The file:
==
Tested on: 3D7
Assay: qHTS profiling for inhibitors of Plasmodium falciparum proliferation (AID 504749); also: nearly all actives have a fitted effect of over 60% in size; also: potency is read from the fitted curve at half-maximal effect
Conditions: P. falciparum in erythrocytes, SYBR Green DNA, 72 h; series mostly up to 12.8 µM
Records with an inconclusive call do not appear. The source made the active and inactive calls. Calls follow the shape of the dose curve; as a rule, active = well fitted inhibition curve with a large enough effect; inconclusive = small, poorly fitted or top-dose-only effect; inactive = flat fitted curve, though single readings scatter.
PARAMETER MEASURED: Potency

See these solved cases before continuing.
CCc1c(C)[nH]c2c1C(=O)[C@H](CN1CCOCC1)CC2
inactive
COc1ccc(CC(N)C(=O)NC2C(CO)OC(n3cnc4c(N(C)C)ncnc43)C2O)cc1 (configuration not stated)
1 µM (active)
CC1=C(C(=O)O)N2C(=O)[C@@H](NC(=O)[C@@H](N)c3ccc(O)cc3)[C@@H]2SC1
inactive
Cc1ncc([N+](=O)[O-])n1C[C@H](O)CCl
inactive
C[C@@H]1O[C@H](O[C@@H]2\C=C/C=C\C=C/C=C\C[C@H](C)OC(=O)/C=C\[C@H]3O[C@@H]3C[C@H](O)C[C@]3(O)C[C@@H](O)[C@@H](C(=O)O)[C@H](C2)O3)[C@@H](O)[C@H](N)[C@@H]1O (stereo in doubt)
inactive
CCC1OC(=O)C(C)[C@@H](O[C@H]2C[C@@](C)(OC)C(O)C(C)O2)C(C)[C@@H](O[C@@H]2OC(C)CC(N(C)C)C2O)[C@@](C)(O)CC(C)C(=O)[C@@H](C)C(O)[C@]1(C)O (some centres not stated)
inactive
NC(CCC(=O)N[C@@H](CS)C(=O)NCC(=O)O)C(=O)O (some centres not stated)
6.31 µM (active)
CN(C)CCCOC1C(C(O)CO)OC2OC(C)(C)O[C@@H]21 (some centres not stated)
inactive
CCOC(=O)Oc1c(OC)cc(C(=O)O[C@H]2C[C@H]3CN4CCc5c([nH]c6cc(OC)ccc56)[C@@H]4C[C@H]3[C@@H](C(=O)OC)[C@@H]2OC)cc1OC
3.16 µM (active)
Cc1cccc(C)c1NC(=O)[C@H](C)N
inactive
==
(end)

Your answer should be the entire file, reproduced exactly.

Tested on: 3D7
Assay: qHTS profiling for inhibitors of Plasmodium falciparum proliferation (AID 504749); also: nearly all actives have a fitted effect of over 60% in size; also: potency is read from the fitted curve at half-maximal effect
Conditions: P. falciparum in erythrocytes, SYBR Green DNA, 72 h; series mostly up to 12.8 µM
Records with an inconclusive call do not appear. The source made the active and inactive calls. Calls follow the shape of the dose curve; as a rule, active = well fitted inhibition curve with a large enough effect; inconclusive = small, poorly fitted or top-dose-only effect; inactive = flat fitted curve, though single readings scatter.
PARAMETER MEASURED: Potency

See these solved cases before continuing.
CCc1c(C)[nH]c2c1C(=O)[C@H](CN1CCOCC1)CC2
inactive
COc1ccc(CC(N)C(=O)NC2C(CO)OC(n3cnc4c(N(C)C)ncnc43)C2O)cc1 (configuration not stated)
1 µM (active)
CC1=C(C(=O)O)N2C(=O)[C@@H](NC(=O)[C@@H](N)c3ccc(O)cc3)[C@@H]2SC1
inactive
Cc1ncc([N+](=O)[O-])n1C[C@H](O)CCl
inactive
C[C@@H]1O[C@H](O[C@@H]2\C=C/C=C\C=C/C=C\C[C@H](C)OC(=O)/C=C\[C@H]3O[C@@H]3C[C@H](O)C[C@]3(O)C[C@@H](O)[C@@H](C(=O)O)[C@H](C2)O3)[C@@H](O)[C@H](N)[C@@H]1O (stereo in doubt)
inactive
CCC1OC(=O)C(C)[C@@H](O[C@H]2C[C@@](C)(OC)C(O)C(C)O2)C(C)[C@@H](O[C@@H]2OC(C)CC(N(C)C)C2O)[C@@](C)(O)CC(C)C(=O)[C@@H](C)C(O)[C@]1(C)O (some centres not stated)
inactive
NC(CCC(=O)N[C@@H](CS)C(=O)NCC(=O)O)C(=O)O (some centres not stated)
6.31 µM (active)
CN(C)CCCOC1C(C(O)CO)OC2OC(C)(C)O[C@@H]21 (some centres not stated)
inactive
CCOC(=O)Oc1c(OC)cc(C(=O)O[C@H]2C[C@H]3CN4CCc5c([nH]c6cc(OC)ccc56)[C@@H]4C[C@H]3[C@@H](C(=O)OC)[C@@H]2OC)cc1OC
3.16 µM (active)
Cc1cccc(C)c1NC(=O)[C@H](C)N
inactive